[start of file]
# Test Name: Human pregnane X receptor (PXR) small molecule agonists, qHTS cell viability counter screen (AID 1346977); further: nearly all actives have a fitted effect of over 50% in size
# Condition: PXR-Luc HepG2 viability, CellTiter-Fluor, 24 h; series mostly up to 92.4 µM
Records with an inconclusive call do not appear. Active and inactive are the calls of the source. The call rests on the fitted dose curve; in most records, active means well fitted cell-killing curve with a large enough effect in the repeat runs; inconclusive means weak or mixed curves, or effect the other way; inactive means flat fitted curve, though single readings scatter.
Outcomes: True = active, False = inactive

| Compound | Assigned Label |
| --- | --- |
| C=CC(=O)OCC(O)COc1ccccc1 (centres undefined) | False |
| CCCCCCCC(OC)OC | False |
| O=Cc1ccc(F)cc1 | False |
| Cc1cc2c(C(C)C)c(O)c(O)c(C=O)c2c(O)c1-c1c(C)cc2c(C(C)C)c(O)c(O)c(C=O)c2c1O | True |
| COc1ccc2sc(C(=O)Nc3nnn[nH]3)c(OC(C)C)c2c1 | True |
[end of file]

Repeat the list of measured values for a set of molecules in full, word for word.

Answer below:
# Test Name: Human pregnane X receptor (PXR) small molecule agonists, qHTS cell viability counter screen (AID 1346977); further: nearly all actives have a fitted effect of over 50% in size
# Condition: PXR-Luc HepG2 viability, CellTiter-Fluor, 24 h; series mostly up to 92.4 µM
Records with an inconclusive call do not appear. Active and inactive are the calls of the source. The call rests on the fitted dose curve; in most records, active means well fitted cell-killing curve with a large enough effect in the repeat runs; inconclusive means weak or mixed curves, or effect the other way; inactive means flat fitted curve, though single readings scatter.
Outcomes: True = active, False = inactive

| Compound | Assigned Label |
| --- | --- |
| C=CC(=O)OCC(O)COc1ccccc1 (centres undefined) | False |
| CCCCCCCC(OC)OC | False |
| O=Cc1ccc(F)cc1 | False |
| Cc1cc2c(C(C)C)c(O)c(O)c(C=O)c2c(O)c1-c1c(C)cc2c(C(C)C)c(O)c(O)c(C=O)c2c1O | True |
| COc1ccc2sc(C(=O)Nc3nnn[nH]3)c(OC(C)C)c2c1 | True |